Big things can start small. And Utahn Gail Halvorsen started something big when he gave away two pieces of gum to hungry children - because they were NOT begging for it.

Their joy led him to organize air drops of 23 tons of candy - via tiny parachutes made from handkerchiefs - to children during the Berlin airlift. That led much of the Western world to cheer and help that effort on top of its deliveries of regular food.Fifty years later, Halvorsen, of Provo, is taking sort of a delayed victory lap celebrating those old deliveries.

On Thursday, to mark the 50th anniversary of the airlift, he was to give a lecture at the National Air and Space Museum about it - especially focusing on his candy drops. After that, he was to have Washington autograph sessions for his book.

Next month, he and two other pilots are flying a vintage C-54 cargo plane from America back to Berlin, where the mayor and other German officials plan to honor him.

The plane is the same type used during the airlift and has been converted into a flying museum. It will make stops en route near some Massachusetts schools that helped supply much of the candy he delivered, so he can honor his old helpers.

And on July 13, PBS is scheduled to air a new documentary about the airlift - again focusing heavily on Halvorsen and his candy drops, depending largely on footage he shot himself.

"It all came from two pieces of gum," he said in his hotel in Washington, where he had spread on his bed his collection of photos and medals resulting from the airlift.

It started in 1948 on a day he was supposed to be sleeping after flying 17 straight hours of dangerous missions to take flour and other basic food into West Berlin. The city was then an oasis of freedom blockaded within East Germany by Soviet forces trying to starve it into becoming communist.

"I wanted to take some pictures of the approach into Berlin." So instead of sleeping, he flew with a buddy and shot the film. As he stood at the end of the runway while the plane was quickly unloaded, he noticed several children watching through a fence.

"Everywhere else I had been in Europe, kids would run up to you and beg for candy until you gave them something. These kids were different," he said.

"They didn't beg," he said. "To them, it was all right if they didn't have enough to eat. They said having freedom was more important, because they could always have more to eat later - but if they lost their freedom, they might never get it back."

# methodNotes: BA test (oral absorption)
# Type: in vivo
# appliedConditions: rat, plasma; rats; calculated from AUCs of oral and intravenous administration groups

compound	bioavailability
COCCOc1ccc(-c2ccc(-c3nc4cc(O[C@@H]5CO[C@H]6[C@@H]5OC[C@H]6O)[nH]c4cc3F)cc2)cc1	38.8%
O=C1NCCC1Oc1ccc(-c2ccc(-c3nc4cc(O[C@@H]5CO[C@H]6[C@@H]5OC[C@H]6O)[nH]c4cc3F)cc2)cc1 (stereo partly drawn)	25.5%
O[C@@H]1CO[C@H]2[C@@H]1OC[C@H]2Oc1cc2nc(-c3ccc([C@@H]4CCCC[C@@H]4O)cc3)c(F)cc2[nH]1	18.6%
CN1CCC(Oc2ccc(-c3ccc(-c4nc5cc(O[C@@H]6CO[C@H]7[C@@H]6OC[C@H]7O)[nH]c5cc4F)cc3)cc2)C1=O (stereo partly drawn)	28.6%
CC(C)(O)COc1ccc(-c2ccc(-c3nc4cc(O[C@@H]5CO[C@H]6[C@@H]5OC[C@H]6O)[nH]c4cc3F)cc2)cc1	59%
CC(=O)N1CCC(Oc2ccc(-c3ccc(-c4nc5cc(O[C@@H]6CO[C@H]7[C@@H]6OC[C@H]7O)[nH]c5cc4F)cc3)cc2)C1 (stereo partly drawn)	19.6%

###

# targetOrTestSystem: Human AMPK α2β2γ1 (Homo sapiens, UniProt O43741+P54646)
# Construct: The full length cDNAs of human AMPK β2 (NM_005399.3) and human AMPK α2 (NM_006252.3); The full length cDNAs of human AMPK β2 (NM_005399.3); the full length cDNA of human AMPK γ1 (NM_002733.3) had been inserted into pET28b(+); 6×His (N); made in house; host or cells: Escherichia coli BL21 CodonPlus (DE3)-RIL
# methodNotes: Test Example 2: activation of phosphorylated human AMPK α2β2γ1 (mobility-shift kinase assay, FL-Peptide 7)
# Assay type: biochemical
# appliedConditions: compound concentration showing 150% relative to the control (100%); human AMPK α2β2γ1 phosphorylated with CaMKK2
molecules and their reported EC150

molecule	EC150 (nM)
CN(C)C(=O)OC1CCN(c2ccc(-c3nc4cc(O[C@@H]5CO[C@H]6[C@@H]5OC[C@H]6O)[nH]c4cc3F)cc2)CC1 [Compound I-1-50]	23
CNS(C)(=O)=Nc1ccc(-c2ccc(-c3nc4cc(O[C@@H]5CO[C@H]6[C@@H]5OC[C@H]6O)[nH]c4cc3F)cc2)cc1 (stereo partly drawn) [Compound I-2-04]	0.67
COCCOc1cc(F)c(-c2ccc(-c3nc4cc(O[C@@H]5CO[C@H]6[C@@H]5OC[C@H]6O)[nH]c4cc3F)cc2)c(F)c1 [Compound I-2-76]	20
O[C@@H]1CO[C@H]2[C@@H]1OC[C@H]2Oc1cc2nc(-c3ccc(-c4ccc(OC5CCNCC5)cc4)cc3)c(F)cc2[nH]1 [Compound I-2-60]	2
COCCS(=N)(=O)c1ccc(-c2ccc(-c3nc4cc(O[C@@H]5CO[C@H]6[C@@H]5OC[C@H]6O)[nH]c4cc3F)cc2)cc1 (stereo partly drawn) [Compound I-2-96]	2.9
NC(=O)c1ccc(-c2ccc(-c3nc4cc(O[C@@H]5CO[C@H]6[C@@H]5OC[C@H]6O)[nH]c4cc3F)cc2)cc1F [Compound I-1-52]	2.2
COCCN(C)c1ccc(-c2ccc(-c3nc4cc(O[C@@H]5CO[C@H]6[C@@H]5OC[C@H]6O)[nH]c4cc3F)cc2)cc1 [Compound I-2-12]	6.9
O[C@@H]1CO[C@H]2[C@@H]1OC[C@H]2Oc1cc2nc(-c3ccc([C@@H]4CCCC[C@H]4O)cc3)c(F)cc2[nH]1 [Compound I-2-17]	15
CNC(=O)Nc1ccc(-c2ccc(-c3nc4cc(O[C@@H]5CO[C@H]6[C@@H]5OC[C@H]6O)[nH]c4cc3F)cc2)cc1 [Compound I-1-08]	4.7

On impulse, he reached into a pocket and pulled out two sticks of gum. He broke them in half and passed them through the fence.

"They broke it in strips and shared it. Those who didn't get any got the wrappers and smelled them. They were so happy just smelling them," Halvorsen said.

"I told them to come back tomorrow and I would make a special air mail delivery of more. They said, `How will we know which plane is yours?' I said I would wiggle my wings."

Halvorsen made good on the promise, dropping candy bars with handkerchief parachutes. He did it again on two later missions - but then found himself in trouble for violating rules.

"We were about court-martialed, but then the general heard about it - and thought it (dropping candy) was a great idea," he said.

When press stories about subsequent missions followed, Hal-vor-sen started receiving so much mail he was assigned two secretaries to help.

Near Chicopee, Mass., 22 schools started buying candy and attaching and folding handkerchief parachutes and shipping them to him. He will stop there next month in the C-54 to honor them and include some memorabilia from them in the flying museum.

Some homebound children in Berlin also sent special requests for drops - and often included directions via landmarks on how to get to their homes. He tried to follow them and drop candy when possible.

But he kept missing one boy. Halvorsen said, "He wrote back and said, `I gave you directions. How did you win the war any-way?' "

He said such contacts helped him develop friendships that have lasted a lifetime and led many of the candy-receiving children (or their children) to travel to Utah later through exchange programs.

"The airlift made a big difference. We stopped communism in Berlin. I've had many people there tell that the West standing with them and bringing in food made all the difference," he said.

And looking back a half century later, he said the thing that still stands out most to him "are those kids. They were willing to put principle over immediate desire - like fasting," he said. "They put principle before food."